Abstract 18650: Right Ventricular Dysfunction Compromises Accuracy of Echocardiographic Diagnosis of Pulmonary Hypertension in Heart Failure
Introduction: Determination of severity of pulmonary hypertension is critical in advanced heart failure (HF). Echocardiography (ECHO) is commonly used to estimate pulmonary artery systolic pressure (PASP). Accuracy of ECHO in patients with severe left ventricular (LV) systolic dysfunction which is often accompanied by right ventricular (RV) dysfunction is unknown.
Objective: To evaluate accuracy of ECHO-estimated PASP in HF with severe LV systolic dysfunction.
Methods: We analyzed a limited access dataset from the ESCAPE trial provided by NHLBI. Patients enrolled in this trial had LV ejection fraction >/=30% and <30%, respectively. Pearson's correlation coefficient, sensitivity, and specificity were calculated.
Results: PASP measured by Swan-Ganz and estimated by ECHO correlated moderately. Swan- Ganz data obtained at baseline correlated best with ECHO at baseline (decompensation). Swan-Ganz data obtained on the next day (subcomplensation) and the last day (compensation) correlated best with ECHO data at 3 month follow-up. At all times, correlation was better for preserved than for depressed RV function (Table). Sensitivity and specificity of ECHO for moderate and severe pulmonary hypertension (PASP >/= 45 mm Hg) were 0.6 and 0.6 in decompensation, 0.5 and 0.6 in subcompensation, and 0.3 and 0.9 in compensation. For severe pulmonary hypertension (PASP >/= 60 mm Hg), they were 0.4 and 0.9, 0.2 and 1, and 0.4 and 0.9, respectively.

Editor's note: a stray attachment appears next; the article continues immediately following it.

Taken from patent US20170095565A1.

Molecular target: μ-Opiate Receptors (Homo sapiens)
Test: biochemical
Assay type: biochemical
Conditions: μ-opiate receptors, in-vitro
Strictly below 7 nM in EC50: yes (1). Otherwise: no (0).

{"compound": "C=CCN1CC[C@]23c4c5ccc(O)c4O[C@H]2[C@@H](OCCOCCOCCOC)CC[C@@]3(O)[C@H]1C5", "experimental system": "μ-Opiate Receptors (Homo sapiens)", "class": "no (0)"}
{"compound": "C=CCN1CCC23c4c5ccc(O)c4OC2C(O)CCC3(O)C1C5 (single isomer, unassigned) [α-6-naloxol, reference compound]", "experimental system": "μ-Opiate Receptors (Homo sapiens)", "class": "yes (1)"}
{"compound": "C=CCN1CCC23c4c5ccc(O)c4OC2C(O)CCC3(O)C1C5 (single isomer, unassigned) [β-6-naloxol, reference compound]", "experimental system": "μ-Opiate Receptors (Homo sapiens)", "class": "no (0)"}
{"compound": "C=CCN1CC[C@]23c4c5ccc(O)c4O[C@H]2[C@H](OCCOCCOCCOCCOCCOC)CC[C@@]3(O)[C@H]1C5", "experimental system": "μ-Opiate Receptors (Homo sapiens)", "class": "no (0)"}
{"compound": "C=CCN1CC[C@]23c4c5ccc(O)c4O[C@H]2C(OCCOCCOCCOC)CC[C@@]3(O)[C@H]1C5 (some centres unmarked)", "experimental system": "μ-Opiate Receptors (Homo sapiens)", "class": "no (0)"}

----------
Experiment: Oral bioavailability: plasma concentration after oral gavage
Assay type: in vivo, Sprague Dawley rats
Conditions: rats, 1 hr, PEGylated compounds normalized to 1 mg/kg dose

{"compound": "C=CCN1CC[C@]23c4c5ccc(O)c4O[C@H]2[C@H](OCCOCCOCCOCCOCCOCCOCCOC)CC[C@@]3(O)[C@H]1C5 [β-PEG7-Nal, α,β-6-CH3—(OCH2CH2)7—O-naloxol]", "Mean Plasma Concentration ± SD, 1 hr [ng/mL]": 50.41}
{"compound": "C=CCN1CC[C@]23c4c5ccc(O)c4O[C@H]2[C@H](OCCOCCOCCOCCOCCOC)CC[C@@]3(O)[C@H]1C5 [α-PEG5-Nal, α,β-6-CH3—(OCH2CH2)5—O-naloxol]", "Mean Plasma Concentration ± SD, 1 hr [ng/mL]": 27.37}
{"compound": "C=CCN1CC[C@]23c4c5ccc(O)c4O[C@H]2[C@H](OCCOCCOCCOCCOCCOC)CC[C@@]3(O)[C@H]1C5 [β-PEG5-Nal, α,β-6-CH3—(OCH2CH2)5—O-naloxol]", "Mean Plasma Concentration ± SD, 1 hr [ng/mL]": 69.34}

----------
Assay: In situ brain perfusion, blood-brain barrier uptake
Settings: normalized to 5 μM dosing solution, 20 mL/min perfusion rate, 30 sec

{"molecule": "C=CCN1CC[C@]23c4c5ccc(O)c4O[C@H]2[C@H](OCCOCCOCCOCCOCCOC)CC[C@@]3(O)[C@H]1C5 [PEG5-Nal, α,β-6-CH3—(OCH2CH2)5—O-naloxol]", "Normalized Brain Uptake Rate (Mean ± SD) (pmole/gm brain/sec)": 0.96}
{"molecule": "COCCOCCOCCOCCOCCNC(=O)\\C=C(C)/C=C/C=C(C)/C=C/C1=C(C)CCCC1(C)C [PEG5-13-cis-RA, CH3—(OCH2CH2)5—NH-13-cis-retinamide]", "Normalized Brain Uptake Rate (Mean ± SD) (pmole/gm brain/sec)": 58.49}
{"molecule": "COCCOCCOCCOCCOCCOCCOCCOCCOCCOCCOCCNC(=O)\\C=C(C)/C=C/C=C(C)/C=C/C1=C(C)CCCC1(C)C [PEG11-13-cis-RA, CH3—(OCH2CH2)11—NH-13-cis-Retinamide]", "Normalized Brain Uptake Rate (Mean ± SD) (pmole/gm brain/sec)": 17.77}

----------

Conclusion: Echocardiographic estimation of pulmonary hypertension in patients with advanced systolic HF is inaccurate and cannot replace direct measurement. Accuracy is better if right ventricular systolic function is preserved.
- © 2010 by American Heart Association, Inc.